Generating ideas, connections, and action

leadership development

Leadership Development: Investing in Individuals PDF file [download] [more info]

Grant makers invest in leadership development for many different reasons. There are three broad categories of goals and benefits that grant makers are interested in when they support this work: Stronger and more effective leaders and organizations; Social change in a community, region, or field; and, Benefits for the grant maker’s own organization.

Authors: Deborah Meehan, Ellen Arrick

Subjects: leadership development, funders, grantcraft, guide, guides-tools-reports

09/27/2003 - 23:00 - 0 comments - 1 attachment - Posted by Elissa Perry

What Can Fog Teach Us About Living in a Disruptive World?

A guest Blog from Kathleen Allen, President of Kathleen Allen and Associates

Kathy Allen was an early LLC board member and source of inspiration in her ability to draw from the natural world to help us bring a more organic lens to the workings of leadership and organizational learning. She specializes in leadership coaching and organizational change across a variety of contexts, including collaborative networks. I was excited when she published her latest book, Leading from the Roots. She has been sharing excerpts from the book on her regular blogs. We asked if we could share one of her recent blogs to introduce you to Kathy, and it’s a must read blog. Enjoy.

 

 read more »

Designing Leadership Support/Development Approaches that are Race Conscious and Contribute to Racial Equity

Appreciation and update: First of all, a huge appreciation to the many folks who have been contributing to our collaborative work to create a useful and rich racial equity resource for folks who provide and fund leadership development. We are definitely smarter together as those of you who have watched and supported the development of this will have seen.  We would like to propose some next steps to current and new contributors (it's definitely not too late to help.)

 

Creating diagnostics: Ultimately, what we would like to do with this document is create a supporting online diagnostic tool to help programs understand where they may need to double down in their efforts to offer race conscious leadership supports that contribute to racial equity. The diagnostic tool could also serve to provide a snapshot of how strong a specific approach will be in contributing to racial equity for potential funders. You will see in each section we are now creating a checklist to lay the groundwork for a tool. Ultimately, we would like to organize the recommendations/resources we are aggregating and link them to the major areas of the diagnostics. For example, a low score on designing and delivering leadership supports would direct you to specific design recommendations and models.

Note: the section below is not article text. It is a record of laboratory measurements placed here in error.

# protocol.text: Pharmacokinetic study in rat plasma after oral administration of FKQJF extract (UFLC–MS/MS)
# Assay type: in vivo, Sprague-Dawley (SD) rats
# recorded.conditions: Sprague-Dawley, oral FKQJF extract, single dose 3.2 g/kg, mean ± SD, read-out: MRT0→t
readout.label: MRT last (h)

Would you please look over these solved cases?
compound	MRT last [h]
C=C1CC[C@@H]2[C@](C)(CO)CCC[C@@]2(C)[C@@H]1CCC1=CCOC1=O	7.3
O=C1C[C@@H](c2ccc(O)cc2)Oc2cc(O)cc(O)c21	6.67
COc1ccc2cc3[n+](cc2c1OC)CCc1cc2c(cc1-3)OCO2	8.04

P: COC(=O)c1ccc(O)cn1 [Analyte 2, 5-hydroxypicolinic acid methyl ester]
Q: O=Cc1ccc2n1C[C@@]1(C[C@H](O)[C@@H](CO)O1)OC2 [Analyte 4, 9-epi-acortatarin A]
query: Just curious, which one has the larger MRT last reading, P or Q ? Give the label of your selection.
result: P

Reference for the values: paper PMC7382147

read more »

What would it look like to bring a Racial Equity Lens to Leadership Development?

What would it look like to bring a Racial Equity Lens to Leadership Development?

You can help us to answer this question!

 

A couple weeks ago, I was talking to a funder who asked me about tools and resources that would be useful to grantmakers and people designing leadership programs; people who want to ensure that programs contributing to racial equity are supported. I shared some of the resources that I knew of, and then it occurred to me….there are tons of smart people doing great work at the intersection of leadership and racial equity.

 read more »

LLC Webinar | Important Lessons for Cultivating Leadership of Color in Community Organizing

August 22, 2018

11:00 am Pacific - 12PM | 2:00 pm - 3:00 pm Eastern

 

 

Please join us for a conversation with Ericka Stallings from the Center for Neighborhood Leadership as she shares lessons from 10 years of experience about what makes an effective and transformative support model for developing indigenous community leadership. She will cover a lot of ground including learning from mistakes, intentional selection, working on real problems, putting in the time it takes, compensation, what it means to reclaim leadership and more. Her lessons are deeply rooted in the view that communities of color and other marginalized communities do not need external actors and have the wisdom and talents needed to take on complex problems with the appropriate supports. We hope you can join us for a thoughtful conversation that will help us to think differently about leadership development. If you would like to read a great blog post by Ericka in preparation for the webinar you can find it here.

 

Practicing What We Preach: The Co-Executive Director Model